JNN 28 Apr 2015 WASHINGTON — Maryland governor Larry Hogan Monday evening declared a state of emergency and activated the National Guard to address the escalating violence and unrest in Baltimore City following the funeral of a 25-year-old black man who died after he was injured in police custody.
Hundreds of rioters in northwest Baltimore Monday afternoon looted stores and went into confrontation with police force with bricks, hours after Freddie Gray, who passed away on April 19 after being severely injured a week earlier during police arrest.
According to preliminary investigation, Gray had suffered a severe spinal injury during or shortly after his arrest.
Baltimore’s Police Commissioner Anthony Batts acknowledged on Friday that Gray, 25, was not treated properly after being arrested.
The Baltimore Police Department announced earlier a “credible threat”, saying that gangsters had entered into a “partnership” to target law enforcement officers.
After hours of chaos and unrest, hundreds of police later Monday moved into streets which had so far witnessed the worst of the violence, and used pepper spray on rioters who had robbed check-cashing and other stores.
A CVS pharmacy store in the region was set ablaze after being looted on Monday evening, and several cars, including at least three police patrol cars, were set on fire.
“A violent and aggressive group has now moved to the area of North Avenue and Smallwood St. Motorists should avoid this area,” warned the Baltimore Police on its twitter account.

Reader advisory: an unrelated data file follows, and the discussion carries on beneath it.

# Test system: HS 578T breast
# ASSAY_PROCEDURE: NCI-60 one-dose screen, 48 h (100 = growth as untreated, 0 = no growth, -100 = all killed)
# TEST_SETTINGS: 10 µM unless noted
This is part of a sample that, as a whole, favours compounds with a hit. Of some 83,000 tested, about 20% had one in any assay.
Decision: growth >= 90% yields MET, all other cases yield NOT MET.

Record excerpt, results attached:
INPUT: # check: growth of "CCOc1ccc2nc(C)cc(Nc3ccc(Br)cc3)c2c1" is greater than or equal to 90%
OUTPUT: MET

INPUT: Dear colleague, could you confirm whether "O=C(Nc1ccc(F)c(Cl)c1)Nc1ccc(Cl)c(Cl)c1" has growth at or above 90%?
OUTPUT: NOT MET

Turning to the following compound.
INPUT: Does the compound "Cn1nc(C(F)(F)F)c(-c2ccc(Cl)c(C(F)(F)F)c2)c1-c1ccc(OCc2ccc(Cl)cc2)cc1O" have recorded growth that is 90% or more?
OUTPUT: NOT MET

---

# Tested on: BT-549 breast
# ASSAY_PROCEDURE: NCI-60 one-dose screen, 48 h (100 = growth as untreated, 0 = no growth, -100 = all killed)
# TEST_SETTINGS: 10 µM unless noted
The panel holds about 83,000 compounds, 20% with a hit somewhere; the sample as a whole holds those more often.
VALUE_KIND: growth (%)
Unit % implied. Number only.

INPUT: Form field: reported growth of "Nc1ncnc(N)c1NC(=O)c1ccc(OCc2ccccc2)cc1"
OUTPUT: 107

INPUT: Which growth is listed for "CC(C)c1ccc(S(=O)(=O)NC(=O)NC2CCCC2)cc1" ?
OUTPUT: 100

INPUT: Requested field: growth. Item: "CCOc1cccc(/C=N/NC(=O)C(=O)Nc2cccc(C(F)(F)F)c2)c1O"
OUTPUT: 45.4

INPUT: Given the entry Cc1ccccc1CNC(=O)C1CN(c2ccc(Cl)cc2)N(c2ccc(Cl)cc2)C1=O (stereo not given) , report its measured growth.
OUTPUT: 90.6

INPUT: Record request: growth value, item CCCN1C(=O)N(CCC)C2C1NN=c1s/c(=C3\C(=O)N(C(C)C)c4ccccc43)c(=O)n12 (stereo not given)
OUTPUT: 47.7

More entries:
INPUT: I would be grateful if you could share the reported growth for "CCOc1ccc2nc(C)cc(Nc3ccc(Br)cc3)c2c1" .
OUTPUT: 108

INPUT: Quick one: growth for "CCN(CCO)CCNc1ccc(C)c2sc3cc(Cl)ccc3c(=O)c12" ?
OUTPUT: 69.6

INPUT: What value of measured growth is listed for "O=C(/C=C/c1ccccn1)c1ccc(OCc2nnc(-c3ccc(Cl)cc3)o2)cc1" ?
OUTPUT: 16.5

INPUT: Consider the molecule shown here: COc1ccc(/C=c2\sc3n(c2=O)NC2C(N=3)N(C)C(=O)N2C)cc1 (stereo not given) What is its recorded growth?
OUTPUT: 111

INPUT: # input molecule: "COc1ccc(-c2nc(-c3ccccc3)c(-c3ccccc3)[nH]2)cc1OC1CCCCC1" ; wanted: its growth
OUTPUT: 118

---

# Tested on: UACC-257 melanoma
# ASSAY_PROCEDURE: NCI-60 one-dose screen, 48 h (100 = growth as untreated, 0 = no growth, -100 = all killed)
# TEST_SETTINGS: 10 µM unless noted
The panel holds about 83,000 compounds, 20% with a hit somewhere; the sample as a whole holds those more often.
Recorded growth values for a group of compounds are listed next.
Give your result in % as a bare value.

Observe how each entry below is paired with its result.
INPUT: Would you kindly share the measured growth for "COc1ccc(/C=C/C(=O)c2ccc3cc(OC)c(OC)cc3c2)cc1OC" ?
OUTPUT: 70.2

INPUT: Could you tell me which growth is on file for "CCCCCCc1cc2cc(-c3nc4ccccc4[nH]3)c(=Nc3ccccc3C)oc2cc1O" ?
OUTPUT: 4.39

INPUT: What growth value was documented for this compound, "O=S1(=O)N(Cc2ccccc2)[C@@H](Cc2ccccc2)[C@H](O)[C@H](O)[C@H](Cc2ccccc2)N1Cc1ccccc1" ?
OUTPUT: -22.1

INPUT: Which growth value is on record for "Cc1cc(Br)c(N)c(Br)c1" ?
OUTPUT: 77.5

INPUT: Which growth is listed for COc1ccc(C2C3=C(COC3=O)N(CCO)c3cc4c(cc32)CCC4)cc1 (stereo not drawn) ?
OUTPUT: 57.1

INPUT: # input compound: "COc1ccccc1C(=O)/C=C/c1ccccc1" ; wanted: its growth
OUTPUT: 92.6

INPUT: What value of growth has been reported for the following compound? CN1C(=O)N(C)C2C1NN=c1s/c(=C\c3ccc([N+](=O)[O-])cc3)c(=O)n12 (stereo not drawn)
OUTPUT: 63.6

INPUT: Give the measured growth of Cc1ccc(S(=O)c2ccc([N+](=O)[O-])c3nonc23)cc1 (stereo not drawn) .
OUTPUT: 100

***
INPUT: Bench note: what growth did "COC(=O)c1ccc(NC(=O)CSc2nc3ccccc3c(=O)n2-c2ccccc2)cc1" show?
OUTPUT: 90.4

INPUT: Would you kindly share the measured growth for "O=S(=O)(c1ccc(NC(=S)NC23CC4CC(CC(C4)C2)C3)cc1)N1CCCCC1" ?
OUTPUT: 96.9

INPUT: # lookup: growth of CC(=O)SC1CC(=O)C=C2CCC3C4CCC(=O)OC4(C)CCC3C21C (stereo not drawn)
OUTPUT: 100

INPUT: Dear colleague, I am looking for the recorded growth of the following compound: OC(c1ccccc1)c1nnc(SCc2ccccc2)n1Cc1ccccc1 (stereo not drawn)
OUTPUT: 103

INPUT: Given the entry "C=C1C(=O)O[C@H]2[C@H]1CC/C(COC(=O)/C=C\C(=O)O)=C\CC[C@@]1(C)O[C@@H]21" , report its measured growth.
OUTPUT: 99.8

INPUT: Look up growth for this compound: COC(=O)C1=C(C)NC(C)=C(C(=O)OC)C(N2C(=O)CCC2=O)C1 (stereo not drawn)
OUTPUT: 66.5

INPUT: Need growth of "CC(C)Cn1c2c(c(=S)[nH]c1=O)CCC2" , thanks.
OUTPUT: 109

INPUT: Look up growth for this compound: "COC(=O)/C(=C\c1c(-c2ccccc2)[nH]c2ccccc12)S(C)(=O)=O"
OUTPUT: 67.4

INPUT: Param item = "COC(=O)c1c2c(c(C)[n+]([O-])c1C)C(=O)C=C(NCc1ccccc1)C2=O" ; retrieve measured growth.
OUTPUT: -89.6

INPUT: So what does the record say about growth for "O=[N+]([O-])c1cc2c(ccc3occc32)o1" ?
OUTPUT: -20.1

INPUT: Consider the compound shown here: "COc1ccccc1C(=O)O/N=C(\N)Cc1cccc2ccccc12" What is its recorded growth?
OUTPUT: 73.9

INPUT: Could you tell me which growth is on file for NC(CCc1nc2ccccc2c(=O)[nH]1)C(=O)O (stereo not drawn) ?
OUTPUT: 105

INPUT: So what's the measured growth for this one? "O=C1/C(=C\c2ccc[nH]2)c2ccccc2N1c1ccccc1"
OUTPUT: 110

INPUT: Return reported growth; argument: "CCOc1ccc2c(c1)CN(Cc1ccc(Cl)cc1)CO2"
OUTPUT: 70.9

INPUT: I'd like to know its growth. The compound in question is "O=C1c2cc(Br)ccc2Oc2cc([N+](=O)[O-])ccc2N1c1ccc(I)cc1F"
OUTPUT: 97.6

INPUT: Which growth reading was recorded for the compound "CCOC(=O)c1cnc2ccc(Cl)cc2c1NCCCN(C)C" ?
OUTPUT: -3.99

As looters continued to “break into business and set cars on fire”, as declared by the police department on its twitter account, Baltimore Mayor Stephanie Rawlings-Blake announced curfew Monday evening.
“A general curfew will be in effect in Baltimore City from 10 p.m. Apr 28 – 5 a.m. May 4th unless renewed or rescinded by order of the Mayor,” said the Baltimore Police department in an online statement.
According to the Baltimore police department, 15 police officers were injured during conflicts with rioters.
The University of Maryland has shut down its Baltimore campus, hours after funeral ceremony on Monday for Freddie Gray, a 25-year old African-American man who died in police custody week ago in Baltimore, the largest city in U.S. State of Maryland.
The city’s police department announced earlier Monday that they have obtained information indicating a “credible threat” that local gangs were targeting police officers and it was not clear if the threat to officers was directly tied to the concern for safety at the school.
The campus shut down at the recommendation of the police department, the school said in a statement, saying that “the safety of our students and employees is of paramount importance please vacate the campus as soon as possible.”
Monday morning, the funeral of Freddie Gray drew was held at a local church amid march of thousands of protesters that has developed into a riot afterwards.
On CNN TV report, dozens of people could be seen throwing objects at police, resulting minor hurts of several police officers during the riot near a mall in northwest Baltimore.